To make it clear right at the top, here are all the things Matt Eberflus was allowed to do to keep his job: Completely waste training camp, except getting pretty much half the team hurt. “Mr Track Shoes” didn’t have his team ready to start the season, starting 0-4 and looking bewildered while doing it. Having two assistant coaches fired for HR reasons, possibly because they were both operating their laptops with their wangs. Blowing three, count ‘em, THREE, double-digit fourth-quarter leads, including one to the Broncos that had given up 70 the week before and then the last one when Eberflus decided to cover Joe Flacco’s only reliable target (David Njoku) with a defensive tackle. And then, to cap it off, after showing some level of spice in the games leading up to the finale, completely turtled against the Packers, once again.
This was all deemed good enough to keep him around for the Bears brass. Because that’s just how it works around here.
Oh, sure, the Bears aren’t completely diving into CONTINUITY and STABILITY, the kind of dumb-guy buzzwords they have always committed themselves to instead of WINNING. They’re binning off their offensive staff, which is the absolute least they should be doing. One needs no more of a case to kick former OC Luke Getsy off the nearest roof than this play against the Packers on Sunday, where he had his punt returner trying to block Rashan Gary:
Tells you absolutely everything you need to know. In a game that somewhat mattered, and the Bears claimed was their end-all-be-all, running up against the green-and-gold wall they haven’t been able to scale in 74 years or whatever, Getsy once again went into business for himself. Just as he spent most of the season doing, instead of accentuating what his quarterback could do. That doesn’t mean Justin Fields is blameless, but Getsy has spent about six games of his two years in the driver’s seat doing the things that show off what makes Fields special and the rest of the time operating an offense that was only in his head and not on the field, all while leaking whatever he had to to the local press to shift blame to his quarterback and off his utter twaddle playcalling.
But even if it’s the right move to fire Getsy and find a new OC, which it is, this is the most awkward way to do it. Is Eberflus going to do the hiring? Because so far he hired Getsy and two versions of Bob Crane. Not exactly a gleaming resume on filling out a staff that can be trusted going forward. Does that mean Ryan Poles is going to install assistants from the GM chair? That’s pretty much showcasing to Eberflus who his replacement will be midseason if he borks training camp again, and creates an uncomfortable power dynamic where an assistant is a made man, but the coach isn’t.
On the surface, the Bears OC job should be an attractive one. It’s likely to come with a fresh new QB taken with the No. 1 pick. Or it will come with an offense that should be buffeted by the haul of picks and players the Bears could get in return for that No. 1 pick, along with a certainly flawed, but still obviously obscenely talented Fields. Any OC who makes either of those scenarios work is on a fast track to his own head coaching job, likely.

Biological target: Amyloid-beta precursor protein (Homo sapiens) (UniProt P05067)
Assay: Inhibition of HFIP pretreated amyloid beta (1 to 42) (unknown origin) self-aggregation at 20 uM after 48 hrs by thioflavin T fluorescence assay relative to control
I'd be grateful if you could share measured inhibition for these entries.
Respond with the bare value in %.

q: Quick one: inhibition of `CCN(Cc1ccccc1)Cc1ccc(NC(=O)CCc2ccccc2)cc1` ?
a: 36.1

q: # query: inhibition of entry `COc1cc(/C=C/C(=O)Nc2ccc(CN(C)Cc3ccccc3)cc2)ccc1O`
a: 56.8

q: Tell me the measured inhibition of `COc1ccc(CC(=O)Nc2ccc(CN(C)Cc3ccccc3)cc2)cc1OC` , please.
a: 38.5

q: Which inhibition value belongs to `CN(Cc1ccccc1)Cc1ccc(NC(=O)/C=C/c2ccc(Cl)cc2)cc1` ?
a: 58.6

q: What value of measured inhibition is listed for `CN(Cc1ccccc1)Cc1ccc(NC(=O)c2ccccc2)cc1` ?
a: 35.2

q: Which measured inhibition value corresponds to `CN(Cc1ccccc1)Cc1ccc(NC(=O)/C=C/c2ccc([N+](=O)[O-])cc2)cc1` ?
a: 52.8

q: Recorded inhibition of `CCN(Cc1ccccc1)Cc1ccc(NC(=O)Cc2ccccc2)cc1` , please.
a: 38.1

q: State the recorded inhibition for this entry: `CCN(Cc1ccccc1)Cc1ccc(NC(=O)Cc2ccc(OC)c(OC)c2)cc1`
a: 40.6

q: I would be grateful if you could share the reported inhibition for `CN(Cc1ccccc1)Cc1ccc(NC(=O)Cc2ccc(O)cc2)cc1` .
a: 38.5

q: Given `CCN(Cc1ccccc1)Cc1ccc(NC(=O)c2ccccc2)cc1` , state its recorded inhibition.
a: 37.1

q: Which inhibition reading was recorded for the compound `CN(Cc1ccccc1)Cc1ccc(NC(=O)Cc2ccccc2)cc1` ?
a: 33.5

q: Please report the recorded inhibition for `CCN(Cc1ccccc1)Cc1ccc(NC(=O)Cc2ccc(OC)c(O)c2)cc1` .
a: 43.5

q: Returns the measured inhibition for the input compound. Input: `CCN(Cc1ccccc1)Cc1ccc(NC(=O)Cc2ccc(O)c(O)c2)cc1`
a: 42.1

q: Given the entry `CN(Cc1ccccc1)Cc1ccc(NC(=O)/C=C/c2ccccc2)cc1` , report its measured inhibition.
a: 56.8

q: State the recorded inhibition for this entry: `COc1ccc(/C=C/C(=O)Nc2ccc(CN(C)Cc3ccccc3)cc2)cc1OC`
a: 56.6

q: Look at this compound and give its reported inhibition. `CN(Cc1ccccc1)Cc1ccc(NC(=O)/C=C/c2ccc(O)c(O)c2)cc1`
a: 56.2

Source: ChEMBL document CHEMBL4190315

Except underneath all that, any OC looking at this job will know that Eberlus’ cheeks are cooking from underneath, as this move puts him on the clock to not cock up the first half of the season again. He could be out of a job this time next year, which would mean the new offensive coordinator could very well be, too. It’s rocky ground on which to build a new house. Secondly, there really isn’t a known here. Maybe Caleb Williams or Drake Maye are the second coming of Muhammad I’m Hard Bruce Lee, or maybe they’re Bryce Young. Maybe the Bears want to pull off their own Herschel Walker trade, but then it turns out that Fields will always be a dummard in the pocket and can only make plays off-schedule.
It’s also likely the Bears can’t tell any prospective new hire what they’re going to do, because the correct path is for the Bears to see what the offers are for both the pick and their current QB, and weigh it all up. If some team’s GM gets into the disco dust too much one night and goes all, “WE’RE MAKING GRAVY WITHOUT THE LUMPS!” and offers up an entire draft’s worth of capital, along with one or two established players, it might be hard to turn down. But it also leaves that new OC possibly designing playbooks for two different QBs and having to pivot quickly from one to the other.
Bottom line, it’s just another example of the lack of vision or stones the Bears have always had. There was little case to keep Eberflus around, whatever his goddamn acronyms might mean. The case to catapult him into oblivion is all right there at the top, and would keep the chain of command in an organization linear and solid and symmetrical, as it should be. Instead, the Bears have opted for varying interests and blurred lines as they always do, making it more likely to all blow up again, and once again have to start over.
There is still a path to get it very much right, with the No. 1 pick and all the cap space in the world to build a roster that can overcome their organizational mishegas. The question is why they’ve presented themselves with that challenge.
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